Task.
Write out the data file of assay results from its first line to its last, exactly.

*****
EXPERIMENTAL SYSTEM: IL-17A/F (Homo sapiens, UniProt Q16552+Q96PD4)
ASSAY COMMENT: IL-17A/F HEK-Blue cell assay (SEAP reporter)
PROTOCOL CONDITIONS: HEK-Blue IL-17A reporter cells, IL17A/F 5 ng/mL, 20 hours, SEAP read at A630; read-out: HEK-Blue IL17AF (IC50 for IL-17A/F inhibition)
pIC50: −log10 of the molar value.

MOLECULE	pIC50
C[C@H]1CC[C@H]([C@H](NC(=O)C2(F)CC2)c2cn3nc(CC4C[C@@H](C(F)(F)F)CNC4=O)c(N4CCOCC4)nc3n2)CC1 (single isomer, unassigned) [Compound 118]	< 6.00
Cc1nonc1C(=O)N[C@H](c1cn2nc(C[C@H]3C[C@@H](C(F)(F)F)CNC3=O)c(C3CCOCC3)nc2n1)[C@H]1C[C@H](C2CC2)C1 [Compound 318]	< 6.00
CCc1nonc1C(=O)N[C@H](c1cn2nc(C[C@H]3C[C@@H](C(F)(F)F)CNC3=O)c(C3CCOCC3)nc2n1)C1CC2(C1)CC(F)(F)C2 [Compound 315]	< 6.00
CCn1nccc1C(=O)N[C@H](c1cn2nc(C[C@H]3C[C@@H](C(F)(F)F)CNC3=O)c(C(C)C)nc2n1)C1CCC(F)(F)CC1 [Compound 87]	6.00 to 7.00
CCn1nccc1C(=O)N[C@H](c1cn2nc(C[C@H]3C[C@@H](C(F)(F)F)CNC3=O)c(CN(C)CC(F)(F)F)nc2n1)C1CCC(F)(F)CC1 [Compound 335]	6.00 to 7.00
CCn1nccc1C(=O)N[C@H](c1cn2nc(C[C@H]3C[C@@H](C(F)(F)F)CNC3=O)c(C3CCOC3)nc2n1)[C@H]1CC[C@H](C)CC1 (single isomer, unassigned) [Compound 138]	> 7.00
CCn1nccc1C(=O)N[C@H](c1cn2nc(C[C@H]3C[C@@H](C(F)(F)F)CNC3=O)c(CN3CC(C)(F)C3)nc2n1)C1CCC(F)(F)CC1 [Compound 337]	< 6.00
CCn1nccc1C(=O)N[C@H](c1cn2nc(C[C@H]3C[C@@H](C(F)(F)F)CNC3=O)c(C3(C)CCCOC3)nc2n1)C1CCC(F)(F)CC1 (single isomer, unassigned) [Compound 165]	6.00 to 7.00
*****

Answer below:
EXPERIMENTAL SYSTEM: IL-17A/F (Homo sapiens, UniProt Q16552+Q96PD4)
ASSAY COMMENT: IL-17A/F HEK-Blue cell assay (SEAP reporter)
PROTOCOL CONDITIONS: HEK-Blue IL-17A reporter cells, IL17A/F 5 ng/mL, 20 hours, SEAP read at A630; read-out: HEK-Blue IL17AF (IC50 for IL-17A/F inhibition)
pIC50: −log10 of the molar value.

MOLECULE	pIC50
C[C@H]1CC[C@H]([C@H](NC(=O)C2(F)CC2)c2cn3nc(CC4C[C@@H](C(F)(F)F)CNC4=O)c(N4CCOCC4)nc3n2)CC1 (single isomer, unassigned) [Compound 118]	< 6.00
Cc1nonc1C(=O)N[C@H](c1cn2nc(C[C@H]3C[C@@H](C(F)(F)F)CNC3=O)c(C3CCOCC3)nc2n1)[C@H]1C[C@H](C2CC2)C1 [Compound 318]	< 6.00
CCc1nonc1C(=O)N[C@H](c1cn2nc(C[C@H]3C[C@@H](C(F)(F)F)CNC3=O)c(C3CCOCC3)nc2n1)C1CC2(C1)CC(F)(F)C2 [Compound 315]	< 6.00
CCn1nccc1C(=O)N[C@H](c1cn2nc(C[C@H]3C[C@@H](C(F)(F)F)CNC3=O)c(C(C)C)nc2n1)C1CCC(F)(F)CC1 [Compound 87]	6.00 to 7.00
CCn1nccc1C(=O)N[C@H](c1cn2nc(C[C@H]3C[C@@H](C(F)(F)F)CNC3=O)c(CN(C)CC(F)(F)F)nc2n1)C1CCC(F)(F)CC1 [Compound 335]	6.00 to 7.00
CCn1nccc1C(=O)N[C@H](c1cn2nc(C[C@H]3C[C@@H](C(F)(F)F)CNC3=O)c(C3CCOC3)nc2n1)[C@H]1CC[C@H](C)CC1 (single isomer, unassigned) [Compound 138]	> 7.00
CCn1nccc1C(=O)N[C@H](c1cn2nc(C[C@H]3C[C@@H](C(F)(F)F)CNC3=O)c(CN3CC(C)(F)C3)nc2n1)C1CCC(F)(F)CC1 [Compound 337]	< 6.00
CCn1nccc1C(=O)N[C@H](c1cn2nc(C[C@H]3C[C@@H](C(F)(F)F)CNC3=O)c(C3(C)CCCOC3)nc2n1)C1CCC(F)(F)CC1 (single isomer, unassigned) [Compound 165]	6.00 to 7.00